Image promoting the Roy Carroll episode of UTD Podcast

Carroll: Why it's vital to talk about mental health

Tuesday 15 September 2020 11:00

Former Manchester United goalkeeper Roy Carroll has shared his experiences of battling alcoholism and depression in the latest, hard-hitting episode of UTD Podcast.

While speaking to ex-Reds defender David May and podcast presenter Helen Evans, the 42-year-old bared his soul and spoke of the importance of talking about mental health, encouraging others to do the same. 

Roy’s struggle with alcohol started when problems off the field started to mount up during his time at West Ham United, the club he joined after leaving Old Trafford in 2005.

“I think there were a lot of things happening,” he recalled. “I was injured and I got into stupid financial things with apartments and houses, so there were a lot of financial problems as well. It all happened, all at once in that year.
Watch this clip from UTD Podcast as Roy Carroll describes his battles with alcoholism and depression.
“It was depression. Let me try and explain it. I was doing same thing every day. I was getting in that little hole, and it was getting bigger and bigger. 

“Because I was injured I wasn’t even going into training – they had told me to take two months off. So I was getting into a routine, waking up about 10 o’clock. Drinking when I got up, drinking at lunchtime, drinking at teatime. The wife and the kids would come in and I was depressed that I couldn’t do anything. It was such a horrible feeling.

“I couldn’t cope. I tried to hide it from my family.”
Despite this, it soon became clear to Roy’s wife and his agent who convinced him to attend a rehabilitation centre.

“My wife knew. She knew I was in a bad way. That’s why I went to rehab. Basically my agent and my wife put me into rehab. For me I didn’t even know how bad I was at the time. I said, ‘No, I’m not going, I don’t want to go’. I ended up going for my wife and my agent. I just wanted to say I’ll go in for them. Mentally, in my head, I was thinking, ‘I’m not coming off the drink’. 

“I was only in rehab for six days, I came back out and I was off the drink for a week and I had the press and everybody waiting outside my house. After a week they were away and I just went out drinking again.

“I didn’t want to go in (to rehab). My problem was that I didn’t think I had a problem. That’s the big problem.”
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All of this took its toll on Roy’s family life, which resulted in the goalkeeper and his wife separating. He reached his nadir while living alone in London. “I woke up in Canary Wharf and spoke to the wife and I begged her to take me back.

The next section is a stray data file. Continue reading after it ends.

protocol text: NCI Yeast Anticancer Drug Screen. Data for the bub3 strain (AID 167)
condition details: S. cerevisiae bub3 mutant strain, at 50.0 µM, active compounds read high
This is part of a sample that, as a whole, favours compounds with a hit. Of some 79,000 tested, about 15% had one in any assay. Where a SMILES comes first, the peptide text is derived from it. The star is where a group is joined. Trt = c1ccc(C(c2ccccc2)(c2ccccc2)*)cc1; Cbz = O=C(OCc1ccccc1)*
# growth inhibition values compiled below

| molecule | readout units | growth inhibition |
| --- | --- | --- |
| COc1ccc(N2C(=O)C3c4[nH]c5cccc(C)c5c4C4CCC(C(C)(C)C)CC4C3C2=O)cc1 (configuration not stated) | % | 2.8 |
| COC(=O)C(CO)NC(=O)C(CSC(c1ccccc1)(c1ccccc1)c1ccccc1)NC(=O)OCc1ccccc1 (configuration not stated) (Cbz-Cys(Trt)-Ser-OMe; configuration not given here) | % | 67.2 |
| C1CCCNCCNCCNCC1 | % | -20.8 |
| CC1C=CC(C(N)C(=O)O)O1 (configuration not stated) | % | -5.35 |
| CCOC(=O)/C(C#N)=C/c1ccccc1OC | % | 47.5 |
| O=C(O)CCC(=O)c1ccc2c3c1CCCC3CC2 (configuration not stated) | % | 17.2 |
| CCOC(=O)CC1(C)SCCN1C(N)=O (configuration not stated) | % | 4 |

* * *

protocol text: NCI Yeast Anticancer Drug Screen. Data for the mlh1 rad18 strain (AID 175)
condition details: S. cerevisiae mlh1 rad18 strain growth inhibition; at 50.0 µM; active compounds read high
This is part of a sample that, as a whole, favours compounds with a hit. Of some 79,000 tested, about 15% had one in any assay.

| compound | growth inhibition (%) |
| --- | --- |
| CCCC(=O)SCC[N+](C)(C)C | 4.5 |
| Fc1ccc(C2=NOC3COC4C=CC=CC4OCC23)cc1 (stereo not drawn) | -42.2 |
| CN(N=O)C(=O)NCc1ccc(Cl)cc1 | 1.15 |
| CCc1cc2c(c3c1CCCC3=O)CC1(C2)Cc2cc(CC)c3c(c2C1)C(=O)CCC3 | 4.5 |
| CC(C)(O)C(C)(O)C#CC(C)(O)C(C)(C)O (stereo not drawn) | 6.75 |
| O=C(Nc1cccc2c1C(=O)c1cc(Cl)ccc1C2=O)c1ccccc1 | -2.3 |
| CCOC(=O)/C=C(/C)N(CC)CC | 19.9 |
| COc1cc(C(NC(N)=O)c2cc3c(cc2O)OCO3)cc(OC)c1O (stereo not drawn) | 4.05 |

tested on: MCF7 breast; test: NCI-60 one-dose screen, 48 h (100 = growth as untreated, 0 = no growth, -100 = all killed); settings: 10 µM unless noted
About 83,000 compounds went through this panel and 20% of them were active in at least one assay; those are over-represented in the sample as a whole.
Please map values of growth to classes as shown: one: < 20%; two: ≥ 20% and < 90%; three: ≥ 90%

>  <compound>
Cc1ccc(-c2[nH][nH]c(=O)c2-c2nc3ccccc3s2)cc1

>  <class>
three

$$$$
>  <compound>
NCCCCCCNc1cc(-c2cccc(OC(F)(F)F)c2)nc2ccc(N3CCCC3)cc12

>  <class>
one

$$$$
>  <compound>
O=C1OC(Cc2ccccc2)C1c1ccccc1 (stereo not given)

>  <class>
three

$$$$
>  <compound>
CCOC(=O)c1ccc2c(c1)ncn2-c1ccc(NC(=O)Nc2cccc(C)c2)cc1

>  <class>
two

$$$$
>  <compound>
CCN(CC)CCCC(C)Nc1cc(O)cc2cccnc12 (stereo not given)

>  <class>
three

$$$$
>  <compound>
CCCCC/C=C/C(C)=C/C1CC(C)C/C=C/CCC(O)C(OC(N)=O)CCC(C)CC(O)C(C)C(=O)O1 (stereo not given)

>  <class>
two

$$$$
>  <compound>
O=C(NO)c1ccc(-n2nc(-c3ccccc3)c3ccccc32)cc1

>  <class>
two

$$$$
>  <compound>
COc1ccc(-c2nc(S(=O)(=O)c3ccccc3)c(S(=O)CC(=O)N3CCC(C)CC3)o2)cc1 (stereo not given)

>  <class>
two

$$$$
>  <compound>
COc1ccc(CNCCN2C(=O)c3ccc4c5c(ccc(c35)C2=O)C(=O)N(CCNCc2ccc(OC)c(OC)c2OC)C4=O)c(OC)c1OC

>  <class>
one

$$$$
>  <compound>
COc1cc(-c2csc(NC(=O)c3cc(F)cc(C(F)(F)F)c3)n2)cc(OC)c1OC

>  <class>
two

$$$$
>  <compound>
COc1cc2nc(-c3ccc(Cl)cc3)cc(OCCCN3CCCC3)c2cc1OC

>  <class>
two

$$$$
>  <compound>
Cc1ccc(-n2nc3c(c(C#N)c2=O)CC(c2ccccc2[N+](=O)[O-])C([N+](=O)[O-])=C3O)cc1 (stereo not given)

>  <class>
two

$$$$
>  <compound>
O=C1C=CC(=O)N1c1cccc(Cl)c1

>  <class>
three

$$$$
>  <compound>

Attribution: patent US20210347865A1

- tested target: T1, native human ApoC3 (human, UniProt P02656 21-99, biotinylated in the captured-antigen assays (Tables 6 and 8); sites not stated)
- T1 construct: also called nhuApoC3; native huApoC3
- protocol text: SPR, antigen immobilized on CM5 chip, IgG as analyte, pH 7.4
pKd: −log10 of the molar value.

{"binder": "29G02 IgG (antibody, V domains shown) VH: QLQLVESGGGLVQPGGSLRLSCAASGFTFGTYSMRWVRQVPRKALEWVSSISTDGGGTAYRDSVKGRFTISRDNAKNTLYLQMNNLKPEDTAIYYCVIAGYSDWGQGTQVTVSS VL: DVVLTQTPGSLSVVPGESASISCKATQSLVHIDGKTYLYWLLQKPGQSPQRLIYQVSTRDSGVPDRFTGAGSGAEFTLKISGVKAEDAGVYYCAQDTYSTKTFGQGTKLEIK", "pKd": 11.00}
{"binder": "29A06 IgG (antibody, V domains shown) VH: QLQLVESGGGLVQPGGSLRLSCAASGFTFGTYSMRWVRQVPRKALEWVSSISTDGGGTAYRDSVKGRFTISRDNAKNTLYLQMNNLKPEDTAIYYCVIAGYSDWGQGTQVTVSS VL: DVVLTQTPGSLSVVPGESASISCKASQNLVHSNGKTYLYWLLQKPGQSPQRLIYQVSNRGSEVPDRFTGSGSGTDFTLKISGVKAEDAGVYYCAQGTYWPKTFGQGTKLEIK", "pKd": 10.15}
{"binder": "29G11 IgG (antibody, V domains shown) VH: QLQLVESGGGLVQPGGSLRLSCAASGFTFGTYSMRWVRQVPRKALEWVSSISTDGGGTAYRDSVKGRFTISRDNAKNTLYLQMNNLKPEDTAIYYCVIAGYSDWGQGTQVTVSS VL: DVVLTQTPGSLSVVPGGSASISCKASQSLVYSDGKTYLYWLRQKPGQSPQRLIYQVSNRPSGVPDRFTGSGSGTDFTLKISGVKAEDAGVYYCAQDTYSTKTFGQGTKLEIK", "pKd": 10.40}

“I woke up and I looked up in the mirror and I didn’t know who I was. I didn’t even recognise myself. I knew I had lost my family, I’d basically lost football as well. I thought I’m going to lose my life because the drinking I was doing was ridiculous.”

That proved to be a turning point for Roy. “My wife didn't take me back straight away but I’ve stayed dry ever since. That was nine years ago and 11 months from today.”

Back in Northern Ireland, Roy now spends his time coaching, having set up the RC1 goalkeeping school. He admitted that coping with depression is hard but that football has helped. 

“It’s still ropey - the depression. Sometimes I’m in the house and I can feel myself getting back into that routine because I don’t do anything during the day because the kids are at school and I don’t do the coaching until [the evening] after 6 o’clock so I have to keep myself active.

“When you have too much time on your hands, that’s when you think too much.” 

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The fame and fortune of being a professional footballer has been a barrier in the past for Roy and others to speak openly about their mental health.

“People say, ‘Why did you not talk about it then?’ At the end of the day, when you are earning so much money, why would you want to come out and talk about your problems? People just look at you and laugh at you.

“For me now, I talk about it because I don’t care what people think about me. I just want to help – if there are a hundred people and I can help one person then I would be over the moon. 

“Me and big Pat [McGibbon] talk about mental awareness and mental health in this part of the world and it’s serious over here with suicides in Northern Ireland, it’s really, really serious. The ones that you need to look out for are the ones that are always talking and joking around in the changing rooms like I was.

Earlier in the summer, Carroll's fellow countryman and former United star Keith Gillespie talked in similar terms about his own mental health on the UTD Podcast.

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Gillespie said: “Everyone thinks that a footballer’s lifestyle is glamorous and big money but everyone is made in different ways and has different thoughts in their head. So it is important to have that message out there and have the right people around you and the right support.”

Roy's message to others who are living with depression is clear – it’s good to talk.

“I was lucky, I was a little bit strong enough to pull myself away from it. I got myself in that mess but I got myself out of it.

“I’m still fighting it as well – the depression. I’m not going to say that I’m not depressed – I do get depressed once in a while when you are sitting in and you are thinking about things. It’s all about thinking, thinking bad thoughts. 

“There is always someone out there to talk to and that’s what I try to say to people – don’t be shy, talk to them.”

The UTD Podcast featuring Roy Carroll is now available to download from various streaming services. You can also find previous episodes at

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